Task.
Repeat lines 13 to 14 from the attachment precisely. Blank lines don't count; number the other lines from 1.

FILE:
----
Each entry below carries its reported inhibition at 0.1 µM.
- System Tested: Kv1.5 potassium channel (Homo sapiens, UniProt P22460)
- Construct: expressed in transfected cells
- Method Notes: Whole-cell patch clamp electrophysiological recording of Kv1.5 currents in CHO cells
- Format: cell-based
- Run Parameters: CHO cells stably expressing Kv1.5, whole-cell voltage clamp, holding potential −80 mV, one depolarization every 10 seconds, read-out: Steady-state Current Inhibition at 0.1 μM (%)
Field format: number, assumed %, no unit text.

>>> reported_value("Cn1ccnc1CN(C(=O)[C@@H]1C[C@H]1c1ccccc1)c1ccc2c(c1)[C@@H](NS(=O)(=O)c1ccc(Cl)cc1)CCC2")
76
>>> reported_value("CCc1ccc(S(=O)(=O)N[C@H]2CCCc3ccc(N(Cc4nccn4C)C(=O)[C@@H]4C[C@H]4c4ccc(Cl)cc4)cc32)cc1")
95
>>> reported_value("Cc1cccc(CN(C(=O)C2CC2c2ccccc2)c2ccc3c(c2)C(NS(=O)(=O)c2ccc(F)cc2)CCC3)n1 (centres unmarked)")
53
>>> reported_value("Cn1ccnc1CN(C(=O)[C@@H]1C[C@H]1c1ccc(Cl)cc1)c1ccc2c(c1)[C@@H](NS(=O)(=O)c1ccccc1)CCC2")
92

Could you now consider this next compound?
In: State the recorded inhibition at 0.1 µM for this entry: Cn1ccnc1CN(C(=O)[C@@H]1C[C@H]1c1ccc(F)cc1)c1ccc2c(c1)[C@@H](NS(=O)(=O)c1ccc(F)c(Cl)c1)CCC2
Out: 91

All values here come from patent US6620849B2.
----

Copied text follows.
53
>>> reported_value("Cn1ccnc1CN(C(=O)[C@@H]1C[C@H]1c1ccc(Cl)cc1)c1ccc2c(c1)[C@@H](NS(=O)(=O)c1ccccc1)CCC2")